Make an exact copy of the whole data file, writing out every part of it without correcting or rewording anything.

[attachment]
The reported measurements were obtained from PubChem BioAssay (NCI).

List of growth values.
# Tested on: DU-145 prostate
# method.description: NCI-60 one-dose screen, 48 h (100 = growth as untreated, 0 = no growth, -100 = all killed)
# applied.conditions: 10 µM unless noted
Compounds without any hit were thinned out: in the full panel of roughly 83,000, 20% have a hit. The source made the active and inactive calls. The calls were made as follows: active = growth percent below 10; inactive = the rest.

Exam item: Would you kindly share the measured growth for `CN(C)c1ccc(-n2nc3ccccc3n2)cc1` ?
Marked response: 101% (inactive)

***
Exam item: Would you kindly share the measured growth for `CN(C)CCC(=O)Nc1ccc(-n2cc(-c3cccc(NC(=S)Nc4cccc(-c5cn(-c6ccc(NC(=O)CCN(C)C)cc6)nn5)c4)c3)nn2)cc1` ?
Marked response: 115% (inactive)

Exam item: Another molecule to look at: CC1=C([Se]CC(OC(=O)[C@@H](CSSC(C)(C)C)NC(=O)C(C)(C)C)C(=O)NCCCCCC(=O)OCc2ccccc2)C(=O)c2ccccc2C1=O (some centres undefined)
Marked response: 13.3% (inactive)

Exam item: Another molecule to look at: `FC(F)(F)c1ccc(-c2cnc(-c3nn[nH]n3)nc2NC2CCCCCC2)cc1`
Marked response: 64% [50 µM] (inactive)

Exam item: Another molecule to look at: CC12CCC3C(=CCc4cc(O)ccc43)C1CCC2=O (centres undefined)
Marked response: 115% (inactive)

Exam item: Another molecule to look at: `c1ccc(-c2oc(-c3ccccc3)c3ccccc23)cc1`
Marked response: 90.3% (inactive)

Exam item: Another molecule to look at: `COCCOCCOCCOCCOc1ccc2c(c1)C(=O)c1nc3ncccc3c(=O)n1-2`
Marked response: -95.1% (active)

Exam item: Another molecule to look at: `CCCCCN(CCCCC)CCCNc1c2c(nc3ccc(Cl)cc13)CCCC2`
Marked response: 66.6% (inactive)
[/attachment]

The reported measurements were obtained from PubChem BioAssay (NCI).

List of growth values.
# Tested on: DU-145 prostate
# method.description: NCI-60 one-dose screen, 48 h (100 = growth as untreated, 0 = no growth, -100 = all killed)
# applied.conditions: 10 µM unless noted
Compounds without any hit were thinned out: in the full panel of roughly 83,000, 20% have a hit. The source made the active and inactive calls. The calls were made as follows: active = growth percent below 10; inactive = the rest.

Exam item: Would you kindly share the measured growth for `CN(C)c1ccc(-n2nc3ccccc3n2)cc1` ?
Marked response: 101% (inactive)

***
Exam item: Would you kindly share the measured growth for `CN(C)CCC(=O)Nc1ccc(-n2cc(-c3cccc(NC(=S)Nc4cccc(-c5cn(-c6ccc(NC(=O)CCN(C)C)cc6)nn5)c4)c3)nn2)cc1` ?
Marked response: 115% (inactive)

Exam item: Another molecule to look at: CC1=C([Se]CC(OC(=O)[C@@H](CSSC(C)(C)C)NC(=O)C(C)(C)C)C(=O)NCCCCCC(=O)OCc2ccccc2)C(=O)c2ccccc2C1=O (some centres undefined)
Marked response: 13.3% (inactive)

Exam item: Another molecule to look at: `FC(F)(F)c1ccc(-c2cnc(-c3nn[nH]n3)nc2NC2CCCCCC2)cc1`
Marked response: 64% [50 µM] (inactive)

Exam item: Another molecule to look at: CC12CCC3C(=CCc4cc(O)ccc43)C1CCC2=O (centres undefined)
Marked response: 115% (inactive)

Exam item: Another molecule to look at: `c1ccc(-c2oc(-c3ccccc3)c3ccccc23)cc1`
Marked response: 90.3% (inactive)

Exam item: Another molecule to look at: `COCCOCCOCCOCCOc1ccc2c(c1)C(=O)c1nc3ncccc3c(=O)n1-2`
Marked response: -95.1% (active)

Exam item: Another molecule to look at: `CCCCCN(CCCCC)CCCNc1c2c(nc3ccc(Cl)cc13)CCCC2`
Marked response: 66.6% (inactive)